Mary of Hungary, of the Árpád dynasty, was Queen consort of the Kingdom of Naples. She was a daughter of Stephen V of Hungary and his wife Elizabeth the Cuman. Mary served as Regent in Provence in 1290–1294 and in Naples in 1295–96, 1296–98, and 1302, during the absences of her consort.
Charlotte of Savoy was queen of France as the second spouse of Louis XI. She served as regent during the king's absence in 1465, and was a member of the royal regency council during her son's minority in 1483.
Madeleine of France, also called Magdalena of Valois, was a French princess, and regent of Navarre during the minority of her children, Francis I and Catherine I, who were successively monarchs of Navarre, from 1479 until 1517.
Blanche I was Queen of Navarre from her father King Charles III of Navarre's death in 1425 until her own death. She served as Regent of Sicily in 1404–05 and in 1408–15.
Yolande, was Duchess of Lorraine (1473) and Bar (1480). She was the daughter of Isabella, Duchess of Lorraine, and René of Anjou. Though she was nominally in control of major territories, she ceded her power and titles to her husband and her son. In addition, her younger sister was Margaret of Anjou, Queen of England.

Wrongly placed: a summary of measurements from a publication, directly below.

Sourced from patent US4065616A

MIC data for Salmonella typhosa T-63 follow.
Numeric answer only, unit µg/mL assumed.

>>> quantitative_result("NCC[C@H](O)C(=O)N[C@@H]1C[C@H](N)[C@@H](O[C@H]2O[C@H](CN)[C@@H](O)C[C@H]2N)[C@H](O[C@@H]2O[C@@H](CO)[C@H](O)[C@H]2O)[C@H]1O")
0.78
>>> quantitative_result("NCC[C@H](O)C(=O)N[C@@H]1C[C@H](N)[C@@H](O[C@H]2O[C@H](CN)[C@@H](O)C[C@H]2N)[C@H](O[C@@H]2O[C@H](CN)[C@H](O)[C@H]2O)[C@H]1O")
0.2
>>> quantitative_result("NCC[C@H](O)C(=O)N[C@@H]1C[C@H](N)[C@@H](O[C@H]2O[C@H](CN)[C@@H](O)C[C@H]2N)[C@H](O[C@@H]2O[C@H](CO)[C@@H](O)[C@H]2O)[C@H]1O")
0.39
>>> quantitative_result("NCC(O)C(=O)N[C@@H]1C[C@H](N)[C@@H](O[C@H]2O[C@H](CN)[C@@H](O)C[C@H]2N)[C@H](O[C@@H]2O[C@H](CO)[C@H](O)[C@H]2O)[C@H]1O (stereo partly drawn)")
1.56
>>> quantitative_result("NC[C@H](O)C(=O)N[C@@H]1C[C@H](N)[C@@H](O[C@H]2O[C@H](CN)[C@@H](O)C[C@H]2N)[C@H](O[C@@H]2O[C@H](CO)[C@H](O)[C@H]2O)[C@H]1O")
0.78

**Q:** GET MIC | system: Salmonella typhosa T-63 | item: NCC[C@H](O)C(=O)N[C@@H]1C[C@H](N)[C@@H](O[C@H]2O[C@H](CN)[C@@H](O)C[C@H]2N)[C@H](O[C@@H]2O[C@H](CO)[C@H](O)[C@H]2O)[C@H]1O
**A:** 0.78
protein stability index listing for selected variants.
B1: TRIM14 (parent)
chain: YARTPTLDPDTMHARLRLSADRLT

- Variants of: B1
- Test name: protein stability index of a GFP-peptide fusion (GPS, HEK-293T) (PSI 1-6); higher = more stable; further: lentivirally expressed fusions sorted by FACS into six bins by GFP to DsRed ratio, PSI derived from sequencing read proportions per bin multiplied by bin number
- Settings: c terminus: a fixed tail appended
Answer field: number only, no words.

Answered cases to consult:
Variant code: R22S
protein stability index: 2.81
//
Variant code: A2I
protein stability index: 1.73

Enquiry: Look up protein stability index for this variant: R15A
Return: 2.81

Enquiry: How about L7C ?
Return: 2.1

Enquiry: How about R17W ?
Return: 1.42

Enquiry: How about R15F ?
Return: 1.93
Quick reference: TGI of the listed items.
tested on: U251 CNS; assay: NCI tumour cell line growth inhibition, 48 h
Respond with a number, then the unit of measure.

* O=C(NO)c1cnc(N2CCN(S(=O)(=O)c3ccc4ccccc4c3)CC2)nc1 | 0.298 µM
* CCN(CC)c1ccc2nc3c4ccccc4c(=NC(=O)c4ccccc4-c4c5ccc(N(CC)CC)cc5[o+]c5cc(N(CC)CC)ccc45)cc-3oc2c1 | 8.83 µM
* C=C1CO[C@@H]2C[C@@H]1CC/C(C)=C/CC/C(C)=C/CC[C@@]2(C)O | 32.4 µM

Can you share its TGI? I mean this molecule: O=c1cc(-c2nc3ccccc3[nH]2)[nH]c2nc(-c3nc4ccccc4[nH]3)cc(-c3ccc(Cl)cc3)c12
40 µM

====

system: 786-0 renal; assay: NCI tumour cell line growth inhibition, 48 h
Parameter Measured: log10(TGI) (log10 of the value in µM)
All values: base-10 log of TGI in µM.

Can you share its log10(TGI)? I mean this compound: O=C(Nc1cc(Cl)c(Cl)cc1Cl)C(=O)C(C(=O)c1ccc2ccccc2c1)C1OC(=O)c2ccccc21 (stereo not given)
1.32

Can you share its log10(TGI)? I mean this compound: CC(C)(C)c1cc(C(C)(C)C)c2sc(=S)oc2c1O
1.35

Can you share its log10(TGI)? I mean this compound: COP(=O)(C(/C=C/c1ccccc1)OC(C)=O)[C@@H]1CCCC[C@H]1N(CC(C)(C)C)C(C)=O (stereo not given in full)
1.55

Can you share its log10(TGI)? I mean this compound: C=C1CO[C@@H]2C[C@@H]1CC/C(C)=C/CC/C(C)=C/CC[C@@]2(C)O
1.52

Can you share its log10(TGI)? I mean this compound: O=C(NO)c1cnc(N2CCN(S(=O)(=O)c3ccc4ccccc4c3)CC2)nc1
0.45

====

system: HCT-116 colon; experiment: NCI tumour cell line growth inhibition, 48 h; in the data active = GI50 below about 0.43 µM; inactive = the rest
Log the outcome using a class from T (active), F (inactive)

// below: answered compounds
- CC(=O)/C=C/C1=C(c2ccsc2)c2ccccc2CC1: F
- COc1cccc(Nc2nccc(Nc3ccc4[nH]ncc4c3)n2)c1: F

Violant of Bar was queen consort of Aragon by marriage to John I of Aragon. She served as "Queen-Lieutenant" (regent) of Aragon as proxy of her spouse from 1388 until 1395.
Agnès Sorel, known by the sobriquet Dame de beauté, was a favourite, and chief mistress, of King Charles VII of France, by whom she bore four daughters. She is considered the first officially recognized royal mistress of a French king. She was the subject of several contemporary paintings and works of art, including Jean Fouquet's Virgin and Child Surrounded by Angels.
Yolande of Brittany was the ruler of the counties of Penthièvre and Porhoet in the Duchy of Brittany. Yolande had been betrothed to King Henry III of England in 1226 at the age of seven years. but married Hugh XI of Lusignan, the half-brother of Henry III. Through Hugh, she became Countess of La Marche and of Angoulême. She was the mother of seven children. From 1250 to 1256, she acted as Regent of La Marche and Angoulême for her son, Hugh XII of Lusignan.
John I, Count of Foix also known as Jean de Foix-Grailly was Count of Foix from 1428 until his death in 1436. He succeeded his mother Isabella, Countess of Foix. His father was Archambaud de Grailly.
Marie of Blois (1345-1404) was a daughter of Joanna, Duchess of Brittany and Charles, Duke of Brittany. Through marriage to Louis I, Duke of Anjou, she became Duchess of Anjou, Countess of Maine, Duchess of Touraine, titular Queen of Naples and Jerusalem and Countess of Provence.
Isabeau of Bavaria
| Queen consort of France |
1422 – 22 July 1461
Charlotte of Savoy